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The Lower Left series emerged organically as I sought out subjects for still life photographs, framing each one while adhering to the "lower left" guideline. It started as an exercise in composition perhaps looking for a fresh perspective on familiar objects; it transformed into a wholly different process. The items, once tucked away in a dusty box or forgotten in the back of a drawer, surfaced for re-examination - some unseen and unexamined for decades, not yet having met their "Marie Kondo moment."


As I proceeded this became an introspective process, I pondered why these specific artefacts endured through downsizing, multiple share houses and relocations. What kept them preserved and part to my life? Was it out of deference to the item's significance, its giver, its origin, or its representation of something deeply meaningful?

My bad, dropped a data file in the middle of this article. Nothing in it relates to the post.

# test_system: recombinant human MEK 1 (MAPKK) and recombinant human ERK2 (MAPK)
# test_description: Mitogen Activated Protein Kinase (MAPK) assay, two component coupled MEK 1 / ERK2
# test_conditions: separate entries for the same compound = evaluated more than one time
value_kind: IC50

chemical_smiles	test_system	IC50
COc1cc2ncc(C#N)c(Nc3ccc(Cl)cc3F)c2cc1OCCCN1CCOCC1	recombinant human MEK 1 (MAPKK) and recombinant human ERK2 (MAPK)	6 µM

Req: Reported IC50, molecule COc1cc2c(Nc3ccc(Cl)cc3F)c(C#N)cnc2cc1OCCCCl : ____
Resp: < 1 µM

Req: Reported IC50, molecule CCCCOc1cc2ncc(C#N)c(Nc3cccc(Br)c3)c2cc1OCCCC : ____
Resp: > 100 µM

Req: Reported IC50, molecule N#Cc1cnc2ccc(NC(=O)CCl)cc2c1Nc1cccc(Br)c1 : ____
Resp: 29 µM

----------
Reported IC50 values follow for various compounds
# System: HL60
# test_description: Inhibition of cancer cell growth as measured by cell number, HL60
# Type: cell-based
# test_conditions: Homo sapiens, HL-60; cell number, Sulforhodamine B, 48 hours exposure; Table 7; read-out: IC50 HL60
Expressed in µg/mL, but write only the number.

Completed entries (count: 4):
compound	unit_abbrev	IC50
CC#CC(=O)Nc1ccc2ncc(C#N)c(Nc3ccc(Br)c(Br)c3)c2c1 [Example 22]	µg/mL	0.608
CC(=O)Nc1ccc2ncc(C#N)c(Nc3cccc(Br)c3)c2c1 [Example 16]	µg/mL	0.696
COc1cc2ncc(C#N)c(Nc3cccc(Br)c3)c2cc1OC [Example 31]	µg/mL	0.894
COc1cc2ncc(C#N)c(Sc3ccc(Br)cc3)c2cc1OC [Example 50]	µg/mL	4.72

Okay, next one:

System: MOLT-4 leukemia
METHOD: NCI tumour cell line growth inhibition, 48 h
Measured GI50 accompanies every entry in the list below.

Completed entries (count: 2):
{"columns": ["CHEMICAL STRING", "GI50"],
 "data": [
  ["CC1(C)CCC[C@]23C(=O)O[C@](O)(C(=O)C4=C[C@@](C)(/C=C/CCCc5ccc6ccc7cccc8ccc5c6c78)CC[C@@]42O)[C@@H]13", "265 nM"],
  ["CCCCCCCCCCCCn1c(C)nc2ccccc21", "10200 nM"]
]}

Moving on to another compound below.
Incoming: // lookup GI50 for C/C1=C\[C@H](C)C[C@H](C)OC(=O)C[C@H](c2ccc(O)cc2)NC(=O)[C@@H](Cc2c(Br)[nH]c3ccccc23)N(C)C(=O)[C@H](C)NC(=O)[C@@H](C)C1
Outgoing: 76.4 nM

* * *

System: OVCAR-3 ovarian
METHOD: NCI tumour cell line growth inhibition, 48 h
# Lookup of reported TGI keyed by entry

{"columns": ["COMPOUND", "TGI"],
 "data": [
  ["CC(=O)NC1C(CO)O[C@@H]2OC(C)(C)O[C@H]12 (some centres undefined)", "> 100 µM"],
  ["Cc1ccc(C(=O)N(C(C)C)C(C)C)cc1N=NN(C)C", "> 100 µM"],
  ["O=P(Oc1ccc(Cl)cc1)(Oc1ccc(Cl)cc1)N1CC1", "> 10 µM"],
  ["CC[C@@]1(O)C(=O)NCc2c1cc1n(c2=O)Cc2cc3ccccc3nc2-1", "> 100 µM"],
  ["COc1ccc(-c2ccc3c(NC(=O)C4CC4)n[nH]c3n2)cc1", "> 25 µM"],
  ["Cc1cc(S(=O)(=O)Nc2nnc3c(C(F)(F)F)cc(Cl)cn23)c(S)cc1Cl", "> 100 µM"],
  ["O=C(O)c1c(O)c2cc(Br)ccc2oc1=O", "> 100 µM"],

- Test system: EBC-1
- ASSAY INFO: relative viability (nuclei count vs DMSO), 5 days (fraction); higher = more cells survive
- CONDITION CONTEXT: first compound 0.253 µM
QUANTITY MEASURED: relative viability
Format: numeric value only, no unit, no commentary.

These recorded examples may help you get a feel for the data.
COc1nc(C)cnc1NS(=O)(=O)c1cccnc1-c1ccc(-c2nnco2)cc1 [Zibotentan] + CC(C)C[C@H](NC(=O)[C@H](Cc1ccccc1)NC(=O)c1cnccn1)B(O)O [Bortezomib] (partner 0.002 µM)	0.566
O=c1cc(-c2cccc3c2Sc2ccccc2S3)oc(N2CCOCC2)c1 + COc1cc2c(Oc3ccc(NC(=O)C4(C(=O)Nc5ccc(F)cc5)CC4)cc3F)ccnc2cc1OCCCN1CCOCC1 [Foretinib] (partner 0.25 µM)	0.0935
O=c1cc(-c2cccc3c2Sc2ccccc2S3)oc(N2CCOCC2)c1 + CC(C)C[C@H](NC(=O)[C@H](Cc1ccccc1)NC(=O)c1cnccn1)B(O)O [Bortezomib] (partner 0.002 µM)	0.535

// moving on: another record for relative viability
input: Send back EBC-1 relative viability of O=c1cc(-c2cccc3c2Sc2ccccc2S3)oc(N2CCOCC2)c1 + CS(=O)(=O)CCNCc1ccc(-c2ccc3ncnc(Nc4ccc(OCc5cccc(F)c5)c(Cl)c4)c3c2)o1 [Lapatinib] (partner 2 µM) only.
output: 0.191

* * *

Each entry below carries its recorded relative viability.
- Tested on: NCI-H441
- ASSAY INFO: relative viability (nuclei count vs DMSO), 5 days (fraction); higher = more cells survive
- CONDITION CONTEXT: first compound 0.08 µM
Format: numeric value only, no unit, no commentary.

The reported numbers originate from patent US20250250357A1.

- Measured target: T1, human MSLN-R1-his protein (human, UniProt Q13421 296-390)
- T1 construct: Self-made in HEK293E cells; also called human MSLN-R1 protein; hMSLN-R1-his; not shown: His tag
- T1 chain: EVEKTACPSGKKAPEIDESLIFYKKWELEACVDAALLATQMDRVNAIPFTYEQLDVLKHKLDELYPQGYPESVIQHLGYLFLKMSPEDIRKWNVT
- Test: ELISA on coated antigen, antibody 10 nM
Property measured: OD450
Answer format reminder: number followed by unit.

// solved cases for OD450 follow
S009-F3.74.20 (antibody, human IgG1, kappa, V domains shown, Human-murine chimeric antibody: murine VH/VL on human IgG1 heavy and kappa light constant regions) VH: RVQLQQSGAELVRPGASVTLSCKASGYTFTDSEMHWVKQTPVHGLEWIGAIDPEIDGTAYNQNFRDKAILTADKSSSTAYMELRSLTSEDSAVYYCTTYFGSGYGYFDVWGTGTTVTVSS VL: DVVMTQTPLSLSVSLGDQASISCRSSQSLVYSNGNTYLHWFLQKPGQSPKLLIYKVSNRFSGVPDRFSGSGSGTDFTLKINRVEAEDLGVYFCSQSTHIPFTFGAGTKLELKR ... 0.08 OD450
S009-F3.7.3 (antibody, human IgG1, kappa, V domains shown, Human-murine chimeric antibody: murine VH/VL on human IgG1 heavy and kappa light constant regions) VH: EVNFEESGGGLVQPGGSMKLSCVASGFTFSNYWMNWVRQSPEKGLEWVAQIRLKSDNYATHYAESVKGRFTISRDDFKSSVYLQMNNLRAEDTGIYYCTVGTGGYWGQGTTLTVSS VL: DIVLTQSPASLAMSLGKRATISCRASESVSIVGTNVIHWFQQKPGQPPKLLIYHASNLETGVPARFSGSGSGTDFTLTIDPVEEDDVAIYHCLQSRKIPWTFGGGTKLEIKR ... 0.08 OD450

The realisation struck that this series wasn't merely a compositional exercise; it became a profound examination of the narratives and histories carried by these items. Each photograph served as a portal to introspection, asking questions about the histories I had kept (and of those that I have disposed of).


Unlike a mere catalogue, this series became a journey into unexamined aspects of life, catching me off guard as it unfolded. If, as Socrates suggested, "the unexamined life is not worth living for a human being," the "Lower Left" series provided an unexpected process that surpassed my initial intentions.

Edwin Daughtry 

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